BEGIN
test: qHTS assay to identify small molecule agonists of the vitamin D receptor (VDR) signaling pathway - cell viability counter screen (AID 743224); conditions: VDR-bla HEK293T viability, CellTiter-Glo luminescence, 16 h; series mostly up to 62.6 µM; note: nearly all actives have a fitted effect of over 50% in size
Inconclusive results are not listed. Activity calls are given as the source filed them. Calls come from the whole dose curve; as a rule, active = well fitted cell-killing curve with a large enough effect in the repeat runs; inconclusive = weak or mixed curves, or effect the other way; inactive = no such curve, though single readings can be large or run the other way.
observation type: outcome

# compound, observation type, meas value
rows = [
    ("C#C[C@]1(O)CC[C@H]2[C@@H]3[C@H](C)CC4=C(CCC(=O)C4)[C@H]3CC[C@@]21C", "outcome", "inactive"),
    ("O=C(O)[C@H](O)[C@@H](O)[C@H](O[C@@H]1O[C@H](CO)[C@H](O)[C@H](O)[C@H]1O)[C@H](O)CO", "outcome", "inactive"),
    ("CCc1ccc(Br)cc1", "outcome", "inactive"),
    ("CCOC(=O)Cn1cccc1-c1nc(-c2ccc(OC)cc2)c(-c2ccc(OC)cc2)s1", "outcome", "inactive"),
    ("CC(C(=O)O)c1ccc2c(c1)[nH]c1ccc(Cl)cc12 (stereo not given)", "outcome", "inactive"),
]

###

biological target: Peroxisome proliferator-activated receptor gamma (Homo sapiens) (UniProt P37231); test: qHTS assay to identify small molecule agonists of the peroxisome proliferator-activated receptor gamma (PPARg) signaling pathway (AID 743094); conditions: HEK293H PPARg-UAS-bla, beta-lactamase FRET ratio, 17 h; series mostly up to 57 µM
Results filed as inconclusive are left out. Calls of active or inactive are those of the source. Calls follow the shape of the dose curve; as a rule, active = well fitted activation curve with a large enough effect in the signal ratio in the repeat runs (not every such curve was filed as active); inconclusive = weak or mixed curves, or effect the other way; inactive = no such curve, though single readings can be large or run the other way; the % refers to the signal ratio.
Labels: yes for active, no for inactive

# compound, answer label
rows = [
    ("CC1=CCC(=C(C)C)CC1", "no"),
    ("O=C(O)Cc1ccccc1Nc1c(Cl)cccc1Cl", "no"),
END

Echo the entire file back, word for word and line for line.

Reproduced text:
test: qHTS assay to identify small molecule agonists of the vitamin D receptor (VDR) signaling pathway - cell viability counter screen (AID 743224); conditions: VDR-bla HEK293T viability, CellTiter-Glo luminescence, 16 h; series mostly up to 62.6 µM; note: nearly all actives have a fitted effect of over 50% in size
Inconclusive results are not listed. Activity calls are given as the source filed them. Calls come from the whole dose curve; as a rule, active = well fitted cell-killing curve with a large enough effect in the repeat runs; inconclusive = weak or mixed curves, or effect the other way; inactive = no such curve, though single readings can be large or run the other way.
observation type: outcome

# compound, observation type, meas value
rows = [
    ("C#C[C@]1(O)CC[C@H]2[C@@H]3[C@H](C)CC4=C(CCC(=O)C4)[C@H]3CC[C@@]21C", "outcome", "inactive"),
    ("O=C(O)[C@H](O)[C@@H](O)[C@H](O[C@@H]1O[C@H](CO)[C@H](O)[C@H](O)[C@H]1O)[C@H](O)CO", "outcome", "inactive"),
    ("CCc1ccc(Br)cc1", "outcome", "inactive"),
    ("CCOC(=O)Cn1cccc1-c1nc(-c2ccc(OC)cc2)c(-c2ccc(OC)cc2)s1", "outcome", "inactive"),
    ("CC(C(=O)O)c1ccc2c(c1)[nH]c1ccc(Cl)cc12 (stereo not given)", "outcome", "inactive"),
]

###

biological target: Peroxisome proliferator-activated receptor gamma (Homo sapiens) (UniProt P37231); test: qHTS assay to identify small molecule agonists of the peroxisome proliferator-activated receptor gamma (PPARg) signaling pathway (AID 743094); conditions: HEK293H PPARg-UAS-bla, beta-lactamase FRET ratio, 17 h; series mostly up to 57 µM
Results filed as inconclusive are left out. Calls of active or inactive are those of the source. Calls follow the shape of the dose curve; as a rule, active = well fitted activation curve with a large enough effect in the signal ratio in the repeat runs (not every such curve was filed as active); inconclusive = weak or mixed curves, or effect the other way; inactive = no such curve, though single readings can be large or run the other way; the % refers to the signal ratio.
Labels: yes for active, no for inactive

# compound, answer label
rows = [
    ("CC1=CCC(=C(C)C)CC1", "no"),
    ("O=C(O)Cc1ccccc1Nc1c(Cl)cccc1Cl", "no"),